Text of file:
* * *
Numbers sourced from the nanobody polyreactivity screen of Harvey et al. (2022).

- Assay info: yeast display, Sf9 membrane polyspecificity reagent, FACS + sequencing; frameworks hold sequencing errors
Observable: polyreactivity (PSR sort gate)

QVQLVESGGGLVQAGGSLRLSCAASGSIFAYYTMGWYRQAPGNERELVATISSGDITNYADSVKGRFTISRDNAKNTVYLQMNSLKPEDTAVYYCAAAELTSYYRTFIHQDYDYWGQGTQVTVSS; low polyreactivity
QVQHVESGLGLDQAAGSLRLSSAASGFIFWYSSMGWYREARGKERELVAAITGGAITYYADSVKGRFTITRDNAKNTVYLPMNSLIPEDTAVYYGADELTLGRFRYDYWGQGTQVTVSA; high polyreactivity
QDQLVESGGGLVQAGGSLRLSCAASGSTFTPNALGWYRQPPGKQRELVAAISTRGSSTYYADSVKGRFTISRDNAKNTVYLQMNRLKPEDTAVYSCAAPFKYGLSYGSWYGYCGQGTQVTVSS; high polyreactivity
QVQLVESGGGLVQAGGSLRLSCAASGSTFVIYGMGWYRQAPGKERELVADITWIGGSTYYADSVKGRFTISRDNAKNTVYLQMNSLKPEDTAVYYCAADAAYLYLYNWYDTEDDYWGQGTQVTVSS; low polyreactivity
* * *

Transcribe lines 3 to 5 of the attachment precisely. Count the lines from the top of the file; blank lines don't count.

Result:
Observable: polyreactivity (PSR sort gate)

QVQLVESGGGLVQAGGSLRLSCAASGSIFAYYTMGWYRQAPGNERELVATISSGDITNYADSVKGRFTISRDNAKNTVYLQMNSLKPEDTAVYYCAAAELTSYYRTFIHQDYDYWGQGTQVTVSS; low polyreactivity
QVQHVESGLGLDQAAGSLRLSSAASGFIFWYSSMGWYREARGKERELVAAITGGAITYYADSVKGRFTITRDNAKNTVYLPMNSLIPEDTAVYYGADELTLGRFRYDYWGQGTQVTVSA; high polyreactivity